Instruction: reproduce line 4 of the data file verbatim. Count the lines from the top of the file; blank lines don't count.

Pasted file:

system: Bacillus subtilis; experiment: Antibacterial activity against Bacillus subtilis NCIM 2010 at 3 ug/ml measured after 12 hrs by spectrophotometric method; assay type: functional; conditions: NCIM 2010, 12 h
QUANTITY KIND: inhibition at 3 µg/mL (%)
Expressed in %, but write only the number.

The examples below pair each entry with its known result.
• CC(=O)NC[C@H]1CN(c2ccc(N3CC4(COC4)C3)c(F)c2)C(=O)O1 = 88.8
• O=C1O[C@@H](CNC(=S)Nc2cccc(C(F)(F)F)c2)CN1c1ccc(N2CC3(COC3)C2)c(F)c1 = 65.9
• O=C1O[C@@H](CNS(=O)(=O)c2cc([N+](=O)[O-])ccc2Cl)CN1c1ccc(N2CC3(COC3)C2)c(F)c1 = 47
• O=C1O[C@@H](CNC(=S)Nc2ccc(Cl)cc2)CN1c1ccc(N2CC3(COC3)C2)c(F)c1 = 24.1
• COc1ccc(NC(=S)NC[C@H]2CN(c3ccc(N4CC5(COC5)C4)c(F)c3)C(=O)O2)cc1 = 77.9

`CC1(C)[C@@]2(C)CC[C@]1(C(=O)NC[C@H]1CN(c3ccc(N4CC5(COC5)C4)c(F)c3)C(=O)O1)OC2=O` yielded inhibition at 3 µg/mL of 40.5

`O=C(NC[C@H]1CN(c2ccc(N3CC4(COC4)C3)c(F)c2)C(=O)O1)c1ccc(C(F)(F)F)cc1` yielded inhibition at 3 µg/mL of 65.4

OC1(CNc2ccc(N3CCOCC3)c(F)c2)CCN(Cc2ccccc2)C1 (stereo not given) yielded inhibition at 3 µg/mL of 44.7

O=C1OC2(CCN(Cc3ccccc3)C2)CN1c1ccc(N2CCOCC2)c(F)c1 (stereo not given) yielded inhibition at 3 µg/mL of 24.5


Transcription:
The examples below pair each entry with its known result.